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Cell Death Dis. 2017 May 11;8(5):e2779. doi: 10.1038/cddis.2017.192.

Glycolysis regulates the expansion of myeloid-derived suppressor cells in tumor-bearing hosts through prevention of ROS-mediated apoptosis.

Author information

1
Institute of Molecular and Genomic Medicine, National Health Research Institutes, Miaoli, Taiwan.
2
National Laboratory Animal Center, National Applied Research Laboratories, Taipei, Taiwan.
3
Immunology Research Center, National Health Research Institutes, Miaoli, Taiwan.
4
National Institute of Infectious Diseases and Vaccinology, National Health Research Institutes, Miaoli, Taiwan.

Abstract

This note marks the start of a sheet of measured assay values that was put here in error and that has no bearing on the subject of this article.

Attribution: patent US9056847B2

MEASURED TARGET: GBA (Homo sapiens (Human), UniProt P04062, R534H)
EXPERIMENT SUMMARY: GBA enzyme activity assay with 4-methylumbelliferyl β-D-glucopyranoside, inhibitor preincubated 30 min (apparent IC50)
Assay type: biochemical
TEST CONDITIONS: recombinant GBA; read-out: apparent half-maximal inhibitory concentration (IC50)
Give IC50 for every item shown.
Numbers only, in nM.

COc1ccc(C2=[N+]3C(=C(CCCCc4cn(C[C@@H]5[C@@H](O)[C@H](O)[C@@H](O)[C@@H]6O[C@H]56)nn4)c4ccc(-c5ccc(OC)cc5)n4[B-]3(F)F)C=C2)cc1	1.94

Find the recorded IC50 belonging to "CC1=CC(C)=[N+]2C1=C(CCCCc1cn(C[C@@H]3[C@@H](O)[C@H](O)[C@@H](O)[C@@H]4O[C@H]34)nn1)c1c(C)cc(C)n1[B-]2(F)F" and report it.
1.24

Immunotherapy aiming to rescue or boost antitumor immunity is an emerging strategy for treatment of cancers. The efficacy of immunotherapy is strongly controlled by the immunological milieu of cancer patients. Myeloid-derived suppressor cells (MDSCs) are heterogeneous immature myeloid cell populations with immunosuppressive functions accumulating in individuals during tumor progression. The signaling mechanisms of MDSC activation have been well studied. However, there is little known about the metabolic status of MDSCs and the physiological role of their metabolic reprogramming. In this study, we discovered that myeloid cells upregulated their glycolytic genes when encountered with tumor-derived factors. MDSCs exhibited higher glycolytic rate than their normal cell compartment did, which contributed to the accumulation of the MDSCs in tumor-bearing hosts. Upregulation of glycolysis prevented excess reactive oxygen species (ROS) production by MDSCs, which protected MDSCs from apoptosis. Most importantly, we identified the glycolytic metabolite, phosphoenolpyruvate (PEP), as a vital antioxidant agent able to prevent excess ROS production and therefore contributed to the survival of MDSCs. These findings suggest that glycolytic metabolites have important roles in the modulation of fitness of MDSCs and could be potential targets for anti-MDSC strategy. Targeting MDSCs with analogs of specific glycolytic metabolites, for example, 2-phosphoglycerate or PEP may diminish the accumulation of MDSCs and reverse the immunosuppressive milieu in tumor-bearing individuals.

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